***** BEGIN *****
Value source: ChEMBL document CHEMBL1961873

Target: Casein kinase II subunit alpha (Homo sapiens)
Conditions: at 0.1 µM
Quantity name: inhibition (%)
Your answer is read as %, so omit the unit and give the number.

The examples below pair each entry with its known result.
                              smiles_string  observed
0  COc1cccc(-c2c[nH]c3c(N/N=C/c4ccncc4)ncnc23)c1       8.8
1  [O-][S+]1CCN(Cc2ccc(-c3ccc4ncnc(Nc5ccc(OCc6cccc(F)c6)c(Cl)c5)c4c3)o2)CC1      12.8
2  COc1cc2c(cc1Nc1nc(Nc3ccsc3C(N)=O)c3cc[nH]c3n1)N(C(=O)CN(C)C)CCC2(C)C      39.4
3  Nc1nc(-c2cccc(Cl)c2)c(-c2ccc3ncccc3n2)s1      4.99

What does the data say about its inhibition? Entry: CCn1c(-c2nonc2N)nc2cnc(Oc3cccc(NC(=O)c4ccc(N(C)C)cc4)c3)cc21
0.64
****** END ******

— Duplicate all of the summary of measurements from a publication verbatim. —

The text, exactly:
Value source: ChEMBL document CHEMBL1961873

Target: Casein kinase II subunit alpha (Homo sapiens)
Conditions: at 0.1 µM
Quantity name: inhibition (%)
Your answer is read as %, so omit the unit and give the number.

The examples below pair each entry with its known result.
                              smiles_string  observed
0  COc1cccc(-c2c[nH]c3c(N/N=C/c4ccncc4)ncnc23)c1       8.8
1  [O-][S+]1CCN(Cc2ccc(-c3ccc4ncnc(Nc5ccc(OCc6cccc(F)c6)c(Cl)c5)c4c3)o2)CC1      12.8
2  COc1cc2c(cc1Nc1nc(Nc3ccsc3C(N)=O)c3cc[nH]c3n1)N(C(=O)CN(C)C)CCC2(C)C      39.4
3  Nc1nc(-c2cccc(Cl)c2)c(-c2ccc3ncccc3n2)s1      4.99

What does the data say about its inhibition? Entry: CCn1c(-c2nonc2N)nc2cnc(Oc3cccc(NC(=O)c4ccc(N(C)C)cc4)c3)cc21
0.64